- The Politics of Reproduction: From Midwives’ Alternative Public Sphere to the Public Spectacle of Man Midwifery
Why retell, yet again, how the British man-midwife displaced the traditional female practitioner during the eighteenth century? Haven’t medical and feminist historians laid bare all the relevant evidence and problems here? After all, many sources—especially the major obstetric texts, the handful of midwifery texts written by women, and such novels as Tristram Shandy—have been closely examined and have generated scores of scholarly articles and books. Yet for at least thirty years, there seems to be no stopping historians of medicine and gender (myself included) from returning to this well-known tale of male doctors somehow triumphing over midwives.
Why do we tell this story so often? Surely for many feminists, the story serves as a most dramatic example of and also an allegory for the broader, complex shifts in the family, demographics, and professions that occurred in the eighteenth century. For instance, Louis LaPeyre’s 1772 snipe, “a midwife is an animal with nothing of the woman left,” not only reveals how a once important female occupation [End Page 477] was dismissed as uncivilized, but also captures the contemporary vitriol used to check female spheres of influence and denigrate powerful women more generally. 1 Documents such as the learned, lengthy, and frequently sarcastic defense by midwife Elizabeth Nihell reveal how much midwives did know about reproductive anatomy and care at the time; moreover, her observations, such as that “many women have found, by severe experience, their having been enemies to themselves, in abandoning or slighting those of their own sex” also reveal women’s ability to construct an argument based on gender and attempt to create female bonds. 2
Yet, even if we are right to grasp the story as both interesting in itself and standing for much larger shifts in gender relationships, the mechanics of the tale—how men conquered the midwives—seem much more elusive. Two opposing stories explaining obstetricians’ triumphs have dominated historical literature. From the time man-midwives began giving obstetric lectures in the eighteenth century, proponents trumpeted the triumphs of the profession: forceps, fillets, education, masculine ingenuity, and emotional detachment. Naturally, sensible fathers-to-be and their pregnant wives chose obstetricians. 3 From the 1960s onward, many women’s historians echoed Elizabeth Nihell’s 1760 argument: obstetricians denigrated midwives, magnetically described their own charms, unnecessarily wielded instruments, cruelly thrust them into women, and often killed mothers and infants. 4 These two versions—medical glory versus gory misogyny—verge on the polemical and often incorporate deeply ahistorical notions.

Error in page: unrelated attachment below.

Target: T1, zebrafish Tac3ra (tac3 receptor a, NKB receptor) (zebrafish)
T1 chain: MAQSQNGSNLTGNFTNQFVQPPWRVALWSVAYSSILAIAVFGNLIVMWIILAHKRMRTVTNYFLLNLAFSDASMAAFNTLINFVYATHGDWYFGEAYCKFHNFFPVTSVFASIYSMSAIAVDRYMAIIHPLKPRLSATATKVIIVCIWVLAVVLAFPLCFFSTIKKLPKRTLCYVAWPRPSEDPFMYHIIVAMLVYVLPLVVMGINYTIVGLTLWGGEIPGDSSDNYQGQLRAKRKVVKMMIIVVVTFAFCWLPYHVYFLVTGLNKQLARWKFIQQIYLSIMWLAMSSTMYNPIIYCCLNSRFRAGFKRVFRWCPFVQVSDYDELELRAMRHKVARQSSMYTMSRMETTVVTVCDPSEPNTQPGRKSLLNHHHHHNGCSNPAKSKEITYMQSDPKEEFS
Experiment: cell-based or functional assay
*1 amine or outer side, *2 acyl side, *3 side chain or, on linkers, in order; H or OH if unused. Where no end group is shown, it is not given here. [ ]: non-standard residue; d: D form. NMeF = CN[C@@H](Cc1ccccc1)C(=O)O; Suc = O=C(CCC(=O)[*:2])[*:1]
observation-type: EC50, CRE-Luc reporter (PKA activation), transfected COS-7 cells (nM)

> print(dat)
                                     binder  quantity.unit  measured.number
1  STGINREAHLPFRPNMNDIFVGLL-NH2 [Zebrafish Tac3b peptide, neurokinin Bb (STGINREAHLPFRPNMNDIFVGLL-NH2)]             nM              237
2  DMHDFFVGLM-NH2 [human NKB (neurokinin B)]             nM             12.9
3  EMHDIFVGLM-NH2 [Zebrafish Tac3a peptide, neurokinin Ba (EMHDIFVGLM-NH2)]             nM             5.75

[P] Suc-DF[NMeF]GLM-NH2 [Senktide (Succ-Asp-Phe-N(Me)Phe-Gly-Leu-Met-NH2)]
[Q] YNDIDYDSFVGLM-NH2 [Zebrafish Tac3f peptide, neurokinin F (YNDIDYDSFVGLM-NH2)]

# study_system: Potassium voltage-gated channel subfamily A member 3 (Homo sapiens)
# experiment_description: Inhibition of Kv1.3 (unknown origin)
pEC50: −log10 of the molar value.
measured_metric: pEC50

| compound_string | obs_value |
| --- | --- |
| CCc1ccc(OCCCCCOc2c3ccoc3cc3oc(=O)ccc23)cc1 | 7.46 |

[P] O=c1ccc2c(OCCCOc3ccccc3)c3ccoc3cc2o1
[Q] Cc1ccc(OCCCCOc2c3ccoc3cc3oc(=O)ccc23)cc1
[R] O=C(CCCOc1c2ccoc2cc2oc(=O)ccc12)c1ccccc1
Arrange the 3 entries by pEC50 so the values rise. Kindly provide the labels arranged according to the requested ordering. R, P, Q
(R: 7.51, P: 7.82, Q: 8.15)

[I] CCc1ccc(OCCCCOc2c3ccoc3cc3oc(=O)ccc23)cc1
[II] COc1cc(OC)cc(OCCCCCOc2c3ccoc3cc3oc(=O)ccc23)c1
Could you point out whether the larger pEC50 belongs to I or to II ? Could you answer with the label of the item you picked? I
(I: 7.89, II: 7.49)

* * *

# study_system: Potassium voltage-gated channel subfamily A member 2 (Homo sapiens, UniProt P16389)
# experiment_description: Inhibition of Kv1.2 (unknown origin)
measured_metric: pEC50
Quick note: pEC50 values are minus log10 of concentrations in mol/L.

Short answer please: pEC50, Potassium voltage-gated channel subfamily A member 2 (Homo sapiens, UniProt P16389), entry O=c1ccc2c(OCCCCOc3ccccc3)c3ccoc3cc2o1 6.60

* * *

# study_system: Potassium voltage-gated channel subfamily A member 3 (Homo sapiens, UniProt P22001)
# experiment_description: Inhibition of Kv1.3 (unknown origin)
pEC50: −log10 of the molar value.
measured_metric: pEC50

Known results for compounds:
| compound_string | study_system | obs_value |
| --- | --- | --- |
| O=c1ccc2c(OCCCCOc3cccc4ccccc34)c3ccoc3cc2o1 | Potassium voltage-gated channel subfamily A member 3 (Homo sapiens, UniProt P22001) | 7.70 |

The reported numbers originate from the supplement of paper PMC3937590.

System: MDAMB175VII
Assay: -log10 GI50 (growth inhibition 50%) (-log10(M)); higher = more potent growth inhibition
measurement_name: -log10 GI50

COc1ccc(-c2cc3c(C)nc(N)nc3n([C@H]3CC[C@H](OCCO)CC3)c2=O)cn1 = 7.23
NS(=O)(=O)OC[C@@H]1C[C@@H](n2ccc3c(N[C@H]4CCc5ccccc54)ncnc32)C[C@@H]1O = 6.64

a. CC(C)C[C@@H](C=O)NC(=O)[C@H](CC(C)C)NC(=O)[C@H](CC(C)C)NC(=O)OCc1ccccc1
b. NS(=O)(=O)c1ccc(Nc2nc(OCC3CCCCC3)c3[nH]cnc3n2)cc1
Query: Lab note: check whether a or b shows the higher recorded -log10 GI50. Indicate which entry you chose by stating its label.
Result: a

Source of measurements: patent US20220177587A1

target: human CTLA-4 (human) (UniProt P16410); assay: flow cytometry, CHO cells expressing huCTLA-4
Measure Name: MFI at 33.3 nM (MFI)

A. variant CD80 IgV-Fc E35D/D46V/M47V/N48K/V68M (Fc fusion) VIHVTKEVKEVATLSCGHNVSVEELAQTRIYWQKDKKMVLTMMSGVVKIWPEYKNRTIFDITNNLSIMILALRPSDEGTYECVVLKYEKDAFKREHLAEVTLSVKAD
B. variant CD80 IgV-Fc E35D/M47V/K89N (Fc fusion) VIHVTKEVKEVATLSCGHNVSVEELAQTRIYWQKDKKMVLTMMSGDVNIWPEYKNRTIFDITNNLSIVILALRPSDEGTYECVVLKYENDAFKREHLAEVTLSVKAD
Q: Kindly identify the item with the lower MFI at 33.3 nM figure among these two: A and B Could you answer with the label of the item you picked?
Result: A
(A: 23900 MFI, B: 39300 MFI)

In the end, neither polemic convincingly explains how the transition from female to male midwives occurred. Even if man-midwives possessed stunning medical expertise, why, in a century of sexual modesty, would a woman permit a man to examine and touch her private parts? And even if man-midwives mesmerized and coerced the naive, why would any mother choose a practitioner who had hacked up other women and babies? Recent historians, most notably Roy Porter and Adrian Wilson, have retold the story in new and nuanced ways, emphasizing previously overlooked features of the doctor-patient relationship. In “A Touch of Danger,” Porter argues that the accoucheur cultivated his clientele not so much by brandishing his medical expertise as by listening to expectant mothers’ concerns, quelling their fears, and serving as friend, even confidante. Wilson argues that mothers were far from coerced, but rather based their decision on what relatives, friends, and neighbors had experienced during their deliveries. Man-midwives, as it turns out, did rather well by word-of-mouth and public recommendations. 5 Porter and Wilson offer fresh and plausible insights because they are willing to challenge historical platitudes. Obviously they take on both sides of the obstetricians-versus-midwives polemic, but they implicitly challenge another historical convention: the association of the “private” with women and the “public” with men. Porter places the eighteenth-century man-midwife in the company of expectant mothers, taking tea, chatting, gossiping, engaging in stereotypically feminine, domestic activities; Wilson situates mothers in the public activity of seeking and spreading news.
In this article, I want to push further...